Rep. Anna Eshoo (D-Calif.) voiced concern Thursday that a new capacity-expanding cable technology would disable digital set-top boxes that rely on CableCARDs to unscramble content, frustrating attempts by Congress to allow consumers to shop at retail stores for channel-surfing devices.
“This is but one example of how content providers can limit the use of technology by creating artificial barriers to impede competition and innovation,” Eshoo said at a House subcommittee hearing on video-programming issues related to cable, the Internet and mobile devices.
Cable operators like Comcast and Time Warner Cable are rolling a technology called switched digital video, which sends programming to a viewer when requested. The SDV system is considered more efficient than the traditional broadcast method of sending dozens of channels all of the time to every subscribing household.
The problem with SDV is that it is a two-way technology while the preponderance of CableCARD-enabled devices -- including set-top boxes, digital-cable-ready TVs and new recording devices from TiVo -- are one-way only. CableCARDs, small and shaped liked a credit card, slide into set-tops to unlock programming.
“Our new boxes are all going to be CableCARD-based,” TiVo CEO Thomas Rogers testified before the House Subcommittee on Telecommunications and the Internet after Eshoo spoke. “CableCARDs could be rendered useless.”
Starting July 1, cable operators without waivers from the Federal Communications Commission are required to rely on CableCARD-enabled digital set-top boxes when fulfilling new orders. The FCC is hoping that a ban on integrated boxes -- units that internally house both channel-selection and program-scrambling technology -- will spur retail availability of set-top boxes.
Eshoo said SDV, by not working with CableCARDs, would frustrate the FCC’s effort.
“I am concerned that despite the implementation of this mandate, many cable operators will either hobble or render competitive set-top boxes unusable by deploying new channel-switching technology that won’t work with other boxes,” she added.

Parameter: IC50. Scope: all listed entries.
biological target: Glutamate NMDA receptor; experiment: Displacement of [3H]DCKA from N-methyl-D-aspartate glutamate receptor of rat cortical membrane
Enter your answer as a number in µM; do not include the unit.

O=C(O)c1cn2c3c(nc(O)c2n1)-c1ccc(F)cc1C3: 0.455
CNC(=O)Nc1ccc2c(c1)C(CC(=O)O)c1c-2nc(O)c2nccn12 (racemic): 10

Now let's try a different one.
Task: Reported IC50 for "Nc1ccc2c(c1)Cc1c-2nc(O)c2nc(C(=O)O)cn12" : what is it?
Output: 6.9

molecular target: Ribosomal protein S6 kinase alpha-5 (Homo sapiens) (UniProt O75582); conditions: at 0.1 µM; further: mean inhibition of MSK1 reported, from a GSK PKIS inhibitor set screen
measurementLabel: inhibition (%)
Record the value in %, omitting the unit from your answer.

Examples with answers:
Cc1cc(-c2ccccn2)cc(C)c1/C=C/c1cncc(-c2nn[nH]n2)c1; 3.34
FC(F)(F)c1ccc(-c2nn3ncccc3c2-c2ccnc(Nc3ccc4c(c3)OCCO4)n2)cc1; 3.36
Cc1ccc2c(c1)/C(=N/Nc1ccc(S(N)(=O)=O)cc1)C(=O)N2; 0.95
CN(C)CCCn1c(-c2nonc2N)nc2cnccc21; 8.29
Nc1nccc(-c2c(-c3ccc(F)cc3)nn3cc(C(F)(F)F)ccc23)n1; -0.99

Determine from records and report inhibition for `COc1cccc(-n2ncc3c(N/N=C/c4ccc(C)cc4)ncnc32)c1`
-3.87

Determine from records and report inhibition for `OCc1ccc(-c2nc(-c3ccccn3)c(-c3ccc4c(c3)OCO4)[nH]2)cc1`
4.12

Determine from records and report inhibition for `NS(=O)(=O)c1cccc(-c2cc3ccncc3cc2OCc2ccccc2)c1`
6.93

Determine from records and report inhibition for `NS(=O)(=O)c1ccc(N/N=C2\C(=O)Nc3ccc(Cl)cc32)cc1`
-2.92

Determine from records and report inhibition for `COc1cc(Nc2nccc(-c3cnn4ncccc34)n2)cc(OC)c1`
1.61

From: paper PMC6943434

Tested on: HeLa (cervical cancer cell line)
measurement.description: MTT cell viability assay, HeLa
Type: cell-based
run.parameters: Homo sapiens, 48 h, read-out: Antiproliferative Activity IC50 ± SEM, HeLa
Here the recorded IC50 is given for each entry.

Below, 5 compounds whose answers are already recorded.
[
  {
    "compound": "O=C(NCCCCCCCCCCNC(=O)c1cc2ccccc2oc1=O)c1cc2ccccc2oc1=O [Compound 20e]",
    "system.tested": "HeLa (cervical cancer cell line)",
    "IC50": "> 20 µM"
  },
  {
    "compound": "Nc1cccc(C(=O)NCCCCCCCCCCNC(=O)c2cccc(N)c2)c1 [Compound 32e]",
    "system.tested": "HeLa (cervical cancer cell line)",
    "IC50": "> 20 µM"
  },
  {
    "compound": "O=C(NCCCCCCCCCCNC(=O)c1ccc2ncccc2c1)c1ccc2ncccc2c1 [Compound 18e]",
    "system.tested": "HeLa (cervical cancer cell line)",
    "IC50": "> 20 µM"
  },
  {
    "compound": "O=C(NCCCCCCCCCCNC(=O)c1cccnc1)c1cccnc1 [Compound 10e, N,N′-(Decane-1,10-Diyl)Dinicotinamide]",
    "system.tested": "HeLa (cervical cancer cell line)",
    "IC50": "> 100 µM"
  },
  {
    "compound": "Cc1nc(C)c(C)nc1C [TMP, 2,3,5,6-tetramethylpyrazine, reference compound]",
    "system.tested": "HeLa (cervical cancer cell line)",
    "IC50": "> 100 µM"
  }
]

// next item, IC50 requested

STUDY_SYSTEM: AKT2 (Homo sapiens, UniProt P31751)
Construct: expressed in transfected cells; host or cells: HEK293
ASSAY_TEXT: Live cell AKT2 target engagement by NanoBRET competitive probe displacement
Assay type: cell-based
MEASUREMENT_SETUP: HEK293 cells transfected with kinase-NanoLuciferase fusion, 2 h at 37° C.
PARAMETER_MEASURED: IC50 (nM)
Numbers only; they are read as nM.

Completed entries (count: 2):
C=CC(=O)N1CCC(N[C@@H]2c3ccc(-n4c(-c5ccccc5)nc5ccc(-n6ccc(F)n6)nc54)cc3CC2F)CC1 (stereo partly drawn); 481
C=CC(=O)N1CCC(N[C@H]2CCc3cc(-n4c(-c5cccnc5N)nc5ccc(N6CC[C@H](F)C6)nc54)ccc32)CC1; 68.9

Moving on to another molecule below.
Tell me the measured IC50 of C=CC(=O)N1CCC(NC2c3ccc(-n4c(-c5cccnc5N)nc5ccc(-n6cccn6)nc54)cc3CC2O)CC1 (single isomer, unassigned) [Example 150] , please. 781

Although he agreed, Rogers said cable operators have assured him of their cooperation.
“There is good news. We have pointed out this problem to the cable industry. To their great credit, they have said, 'We want to work this out, we want to work this through, consumers should be able to get this kind of expectation that CableCARDs and new technologies like this will work, and we are hopeful that it will be solved,'” he said.
Rogers added that he remained concerned that cable operators do not have a sufficient supply of CableCARDs and that they tend to require consumers to schedule installation visits when CableCARDs can be mailed and easily installed by the consumer.
A National Cable & Telecommunications Association official confirmed that the industry wanted to resolve TiVo’s compatibility issues.
“Cable is working with TiVo and others to try to develop a technical fix so that one-way devices will be able to access the inherently two-way switched-digital-video signals,” the NCTA official said.
TiVo’s Series3 box can’t receive cable-fed SDV signals, a TiVo official said in an e-mail response to a report seeking information about TiVo’s reliance on CableCARD technology.
The Series3 unit, which relies on two CableCARDs, also has two cable tuners and two turners to capture over-the-air digital broadcasts. It can store and display HD content and download from the Internet movies supplied by the Amazon Unbox service.
If cable operators fail to make SDV compatible with CableCARDs, “It creates a potential black eye for the FCC, for this subcommittee, for NCTA, for TiVo and for other consumer -lectronics companies,” Rogers said.